Training for an Ironman, I always imagined that being in the best shape of my life would mean that I would also be the thinnest I’d ever been. I imagined a lean, mean, ripped body, and thought of it as a great bonus to challenging my mind and body to do things I never thought possible. What I got was an added 20 lbs, and a bonus 5 lbs afterward.
Apparently, it’s pretty common for endurance athletes, especially women, to pile on added layers of fat as they train long hours. The body knows how to protect itself. Come to think of it, the most weight I actually lost during my journey was during the beginning stages of training for the half marathon, when we were running no more than 8 miles, and revving up the strength training and speed during the week.
When I came to my friend, Beth Bishop, a personal trainer at Mansion Fitness in Hollywood, CA, with my weight gain woes, she told me in her no-nonsense manner, “stop with the long, slow distance.” Instead, she recommended I partake in a strength training regimen, that I record everything I eat, and that I partake in swimming for cardio (for now), and yoga for mobility.
Here’s where I insert whining, because, for most of my life, strength training has been boring, and difficult, and I’ve hated it with a passion. Beth convinced me to attend her bootcamp on Wednesday night with promises of “it’s so much fun!” I guess that, if I wanted even a fraction of that IronWoman body I’d once imagined, I should start here.
During the week, I diligently continued to do my morning smoothies. Keeping tabs of what I was putting into my body made me feel more accountable for measuring everything, and also for staying “honest” in terms of the items I chose. I kept my goals on the fridge and wrote them on the chalkboard contact paper on my cabinets.
Staying honest with my food made me feel more alive and healthy. I attended yoga on Saturday, actually got back on my bike with my amazing triathlete friend, Michelle, for just under 20 miles (on the Malibu PCH rolling hills even) on Sunday, and took another yoga class Monday night. During yoga on Monday, I noticed my tendons around my shins and ankles burning more than usual. When I woke up, I had Peroneal Tendinitis (inflammation around the tendon that runs under the ankle bone, and through the foot). I decided to skip yoga that evening, and plunged my foot into a bowl of ice water.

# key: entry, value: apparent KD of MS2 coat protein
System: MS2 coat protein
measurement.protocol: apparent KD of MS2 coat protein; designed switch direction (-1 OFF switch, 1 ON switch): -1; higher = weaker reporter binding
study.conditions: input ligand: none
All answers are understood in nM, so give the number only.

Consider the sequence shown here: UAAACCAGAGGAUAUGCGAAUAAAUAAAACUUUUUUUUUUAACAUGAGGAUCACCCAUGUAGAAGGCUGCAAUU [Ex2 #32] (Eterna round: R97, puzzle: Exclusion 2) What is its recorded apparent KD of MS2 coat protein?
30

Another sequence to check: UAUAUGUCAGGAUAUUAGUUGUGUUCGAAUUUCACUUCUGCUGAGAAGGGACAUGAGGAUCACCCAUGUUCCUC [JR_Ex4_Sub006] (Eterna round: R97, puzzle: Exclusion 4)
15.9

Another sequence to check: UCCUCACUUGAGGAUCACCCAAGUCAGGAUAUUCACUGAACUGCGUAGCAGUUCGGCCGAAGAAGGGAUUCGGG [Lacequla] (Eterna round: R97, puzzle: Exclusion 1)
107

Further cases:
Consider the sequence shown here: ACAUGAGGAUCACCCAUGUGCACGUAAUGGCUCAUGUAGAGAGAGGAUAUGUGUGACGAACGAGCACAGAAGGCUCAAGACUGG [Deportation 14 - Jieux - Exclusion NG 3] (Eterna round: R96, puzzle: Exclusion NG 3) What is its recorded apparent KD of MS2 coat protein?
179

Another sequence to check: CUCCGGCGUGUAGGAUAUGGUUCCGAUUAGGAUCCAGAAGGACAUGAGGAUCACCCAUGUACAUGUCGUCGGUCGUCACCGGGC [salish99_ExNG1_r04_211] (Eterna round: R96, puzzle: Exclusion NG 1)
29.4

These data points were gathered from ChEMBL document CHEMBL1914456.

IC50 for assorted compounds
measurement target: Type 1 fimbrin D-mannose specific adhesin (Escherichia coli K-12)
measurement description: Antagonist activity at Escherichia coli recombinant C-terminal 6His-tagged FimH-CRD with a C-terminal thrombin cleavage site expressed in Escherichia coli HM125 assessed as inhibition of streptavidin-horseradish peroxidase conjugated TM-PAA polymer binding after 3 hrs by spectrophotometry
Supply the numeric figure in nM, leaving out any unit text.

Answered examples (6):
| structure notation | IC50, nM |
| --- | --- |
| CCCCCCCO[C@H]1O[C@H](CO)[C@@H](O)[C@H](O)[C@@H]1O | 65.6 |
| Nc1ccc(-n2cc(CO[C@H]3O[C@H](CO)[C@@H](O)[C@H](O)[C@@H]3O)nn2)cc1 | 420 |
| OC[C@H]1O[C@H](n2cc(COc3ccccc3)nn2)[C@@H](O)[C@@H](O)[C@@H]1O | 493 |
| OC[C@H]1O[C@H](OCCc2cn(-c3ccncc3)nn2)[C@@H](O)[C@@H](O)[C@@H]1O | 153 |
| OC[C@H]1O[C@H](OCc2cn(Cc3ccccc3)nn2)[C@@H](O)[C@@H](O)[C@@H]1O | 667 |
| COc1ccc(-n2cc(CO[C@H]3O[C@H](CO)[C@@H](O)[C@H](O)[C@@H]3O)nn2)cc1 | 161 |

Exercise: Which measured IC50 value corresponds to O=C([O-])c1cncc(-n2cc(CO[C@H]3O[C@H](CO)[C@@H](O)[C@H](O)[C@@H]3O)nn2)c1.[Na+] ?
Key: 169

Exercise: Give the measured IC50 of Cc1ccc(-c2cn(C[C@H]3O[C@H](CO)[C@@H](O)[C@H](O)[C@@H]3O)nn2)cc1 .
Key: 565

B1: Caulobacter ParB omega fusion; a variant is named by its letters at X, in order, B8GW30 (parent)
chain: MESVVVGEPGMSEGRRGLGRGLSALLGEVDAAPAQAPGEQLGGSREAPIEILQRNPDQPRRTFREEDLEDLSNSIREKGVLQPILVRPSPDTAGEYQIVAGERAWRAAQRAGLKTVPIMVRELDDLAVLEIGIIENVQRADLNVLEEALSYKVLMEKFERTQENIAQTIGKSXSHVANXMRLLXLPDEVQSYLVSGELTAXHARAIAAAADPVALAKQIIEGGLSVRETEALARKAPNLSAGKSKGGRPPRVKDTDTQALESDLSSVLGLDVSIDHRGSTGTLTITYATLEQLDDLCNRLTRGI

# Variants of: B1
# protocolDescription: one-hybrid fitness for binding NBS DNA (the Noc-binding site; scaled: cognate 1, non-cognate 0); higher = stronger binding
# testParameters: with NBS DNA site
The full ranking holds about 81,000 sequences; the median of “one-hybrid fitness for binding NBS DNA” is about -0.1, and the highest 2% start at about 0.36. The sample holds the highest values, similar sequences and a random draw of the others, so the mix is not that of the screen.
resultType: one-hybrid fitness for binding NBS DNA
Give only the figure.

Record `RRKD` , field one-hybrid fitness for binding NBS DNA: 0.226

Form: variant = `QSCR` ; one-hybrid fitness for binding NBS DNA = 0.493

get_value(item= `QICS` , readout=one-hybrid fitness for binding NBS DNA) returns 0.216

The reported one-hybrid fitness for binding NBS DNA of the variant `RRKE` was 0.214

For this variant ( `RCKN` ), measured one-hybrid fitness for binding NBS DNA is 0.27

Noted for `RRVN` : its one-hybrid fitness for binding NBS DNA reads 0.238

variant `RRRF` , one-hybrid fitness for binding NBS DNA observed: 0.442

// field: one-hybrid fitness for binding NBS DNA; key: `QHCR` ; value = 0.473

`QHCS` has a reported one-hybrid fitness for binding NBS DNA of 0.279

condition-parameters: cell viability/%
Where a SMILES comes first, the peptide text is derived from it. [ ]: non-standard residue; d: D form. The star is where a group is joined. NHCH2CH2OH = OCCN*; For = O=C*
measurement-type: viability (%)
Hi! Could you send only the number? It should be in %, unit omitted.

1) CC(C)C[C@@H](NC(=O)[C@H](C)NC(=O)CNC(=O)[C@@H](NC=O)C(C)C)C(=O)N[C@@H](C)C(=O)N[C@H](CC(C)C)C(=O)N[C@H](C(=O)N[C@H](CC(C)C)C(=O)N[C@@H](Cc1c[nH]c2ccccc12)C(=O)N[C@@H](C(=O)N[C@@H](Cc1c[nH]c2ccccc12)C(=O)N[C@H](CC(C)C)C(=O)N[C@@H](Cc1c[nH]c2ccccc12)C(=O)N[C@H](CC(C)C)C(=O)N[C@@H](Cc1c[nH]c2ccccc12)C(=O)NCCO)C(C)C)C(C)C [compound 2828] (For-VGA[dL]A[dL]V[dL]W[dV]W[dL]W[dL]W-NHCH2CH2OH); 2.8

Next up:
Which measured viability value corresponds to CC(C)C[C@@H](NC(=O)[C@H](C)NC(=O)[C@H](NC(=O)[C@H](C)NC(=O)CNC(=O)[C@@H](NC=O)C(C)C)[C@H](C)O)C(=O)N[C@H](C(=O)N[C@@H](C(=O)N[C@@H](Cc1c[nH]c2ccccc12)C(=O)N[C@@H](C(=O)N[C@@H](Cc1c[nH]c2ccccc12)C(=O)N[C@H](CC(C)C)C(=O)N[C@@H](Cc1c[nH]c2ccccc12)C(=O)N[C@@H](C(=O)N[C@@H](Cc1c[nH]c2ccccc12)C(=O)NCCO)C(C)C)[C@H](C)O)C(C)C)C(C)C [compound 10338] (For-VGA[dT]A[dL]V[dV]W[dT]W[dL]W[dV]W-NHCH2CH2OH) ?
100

By Wednesday, the inflammation was pretty much gone, and, by evening time, I was ready to rock and roll with this bootcamp thing. Thankfully, my friend and fellow IronTeam-er, Tiffany, was there as well, and we buddied up to go through a circuit of stations, which included a wide array of challenging exercises, like, step-ups, army crawls, butterfly sit-ups, ball crunches, bench rows, chest press, weighted squats, kettle bell swings, treadmill intervals, and lateral Bosu ball squats. We made our way around each exercise, while house music pumped through the speakers, and Beth made her rounds, correcting our form or encouraging our hard work. By the end of the hour, my inner thighs felt cooked, and my arms could not push nor pull to save their life, but I was smiling, laughing, and, yes, having fun!
So, maybe, this strength training thing doesn’t have to be boring. It pushes me to do things I’m afraid to do because I think I’m not strong enough. I know that this is good for me in many ways.
Because she knows that I’m pretty tough on myself, another thing that Beth had me do, daily, was to write down one thing I’m grateful for. I utilized another chalkboard cabinet for this purpose, just as a reminder, to keep putting “gratitude in my attitude” even when my pants feel tight or I can’t quite “get” and exercise, or tendinitis creeps up to bite my ankle–it’s something I always have, and no one can take that away from me.
That being said, I think we’re off to a pretty good start here. 🙂